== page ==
How confident can we be that teams are, in fact, more deviated from one another in terms of even strength shooting talent than powerplay shooting talent? Not very. There is some uncertainty in our estimate for the luck component of powerplay shooting percentage at the team level over the course of a season. The figure of 91% is based on an observed standard deviation of 0.158 and a predicted standard deviation of 0.015. If the observed standard deviation was 0.0165 - i.e. slightly higher - then our estimate for the luck component would change to 84%. If the luck component was 84%, our 1 sigma/1000 value then becomes 2.55, which is comparable to the 2.64 1 sigma/1000 value obtained for even strength shooting percentage.

In other words, it's quite possible that teams are similarly distanced from one another with respect to both measures. Support for this proposition will be offered in the next post on this subject.

## 3 comments:

EV SH% – 2.64PP SH% – 1.43

Very nice.

I want to focus on that 2.64 EV goals per 100 shots. Just to play the devil's advocate, how does that number compare to the expected goal differential of a team with league average shooting talent and outshooting talent that is one SD better than average?

Just looking at this year's data, +1 SD in outshooting gives you 2.9 shots per 60. Using league average sh% of 8.2% and 29.7 shots/60, that adds up to 8 goals per 1000 shots for. Only 3x the effect of shooting talent. And that is assuming outshooting is 100% skill and 0% luck.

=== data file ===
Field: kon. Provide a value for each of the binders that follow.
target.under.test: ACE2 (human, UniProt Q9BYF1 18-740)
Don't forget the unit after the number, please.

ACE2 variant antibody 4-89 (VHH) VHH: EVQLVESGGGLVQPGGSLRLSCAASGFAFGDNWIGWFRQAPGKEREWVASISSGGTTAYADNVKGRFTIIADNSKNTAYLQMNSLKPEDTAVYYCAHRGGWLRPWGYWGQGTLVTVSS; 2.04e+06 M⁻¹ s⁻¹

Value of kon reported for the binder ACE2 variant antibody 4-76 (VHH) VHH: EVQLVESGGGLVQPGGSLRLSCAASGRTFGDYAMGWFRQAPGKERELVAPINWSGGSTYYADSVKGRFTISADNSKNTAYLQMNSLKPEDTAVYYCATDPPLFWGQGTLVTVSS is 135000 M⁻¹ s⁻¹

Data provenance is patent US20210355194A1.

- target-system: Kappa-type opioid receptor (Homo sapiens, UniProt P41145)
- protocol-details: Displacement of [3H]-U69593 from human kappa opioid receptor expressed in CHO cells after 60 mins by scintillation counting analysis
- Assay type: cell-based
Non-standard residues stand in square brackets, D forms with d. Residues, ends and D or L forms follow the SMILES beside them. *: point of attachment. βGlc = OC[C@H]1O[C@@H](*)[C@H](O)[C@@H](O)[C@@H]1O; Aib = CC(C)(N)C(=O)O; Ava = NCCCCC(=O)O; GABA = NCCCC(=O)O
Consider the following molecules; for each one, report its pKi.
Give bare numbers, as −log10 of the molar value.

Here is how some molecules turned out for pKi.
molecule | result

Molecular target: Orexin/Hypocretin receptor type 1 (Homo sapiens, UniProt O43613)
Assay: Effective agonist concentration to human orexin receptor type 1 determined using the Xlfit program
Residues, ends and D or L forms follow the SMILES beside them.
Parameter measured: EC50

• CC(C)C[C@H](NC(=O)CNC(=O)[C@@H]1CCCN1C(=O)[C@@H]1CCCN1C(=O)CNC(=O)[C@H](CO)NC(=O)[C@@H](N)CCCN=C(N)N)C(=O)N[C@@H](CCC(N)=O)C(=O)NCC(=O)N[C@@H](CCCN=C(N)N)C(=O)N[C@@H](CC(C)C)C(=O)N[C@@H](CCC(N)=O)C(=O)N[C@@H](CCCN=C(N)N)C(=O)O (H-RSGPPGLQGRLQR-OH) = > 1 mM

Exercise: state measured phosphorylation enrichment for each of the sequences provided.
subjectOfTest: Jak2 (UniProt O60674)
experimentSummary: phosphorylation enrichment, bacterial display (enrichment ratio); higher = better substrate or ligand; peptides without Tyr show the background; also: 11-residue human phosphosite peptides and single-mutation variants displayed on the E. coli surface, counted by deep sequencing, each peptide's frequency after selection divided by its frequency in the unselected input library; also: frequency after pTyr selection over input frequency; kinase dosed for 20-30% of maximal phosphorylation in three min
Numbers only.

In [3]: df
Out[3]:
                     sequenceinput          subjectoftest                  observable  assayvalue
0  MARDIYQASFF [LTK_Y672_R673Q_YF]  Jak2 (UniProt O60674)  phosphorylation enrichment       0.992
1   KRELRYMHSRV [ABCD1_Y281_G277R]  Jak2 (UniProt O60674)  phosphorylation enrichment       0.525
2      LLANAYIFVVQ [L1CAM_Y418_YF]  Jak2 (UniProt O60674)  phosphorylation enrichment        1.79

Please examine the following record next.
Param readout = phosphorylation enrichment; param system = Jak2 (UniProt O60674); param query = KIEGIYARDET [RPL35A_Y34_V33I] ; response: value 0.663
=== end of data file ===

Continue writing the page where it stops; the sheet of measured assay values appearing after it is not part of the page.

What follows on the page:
Good question, Jeff.

Team variation in EV shot percentage over the course of a single season is approximately 90% skill and 10% luck (at least, that's been the case since the lockout).

In 2009-10, the observed standard deviation in EV shot percentage was 0.0207. Therefore, the standard deviation in outshooting talent was 0.0204, and a team one standard deviation in outshooting talent would have an EV shot percentage of 0.524.

For every 1000 shots taken by a team with a shot percentage of 0.524, its opponent would take 907.2, and it would therefore outshoot the opposition by 92.8 shots.

If its EV save and shooting percentage were both league average (0.08), that would translate to an expected net goal differential of 7.43 goals.

So 8 goals seems to be a pretty good estimate.

don't worry. everybody can make a mistake. it is part of the every day life. at least you were aware about it.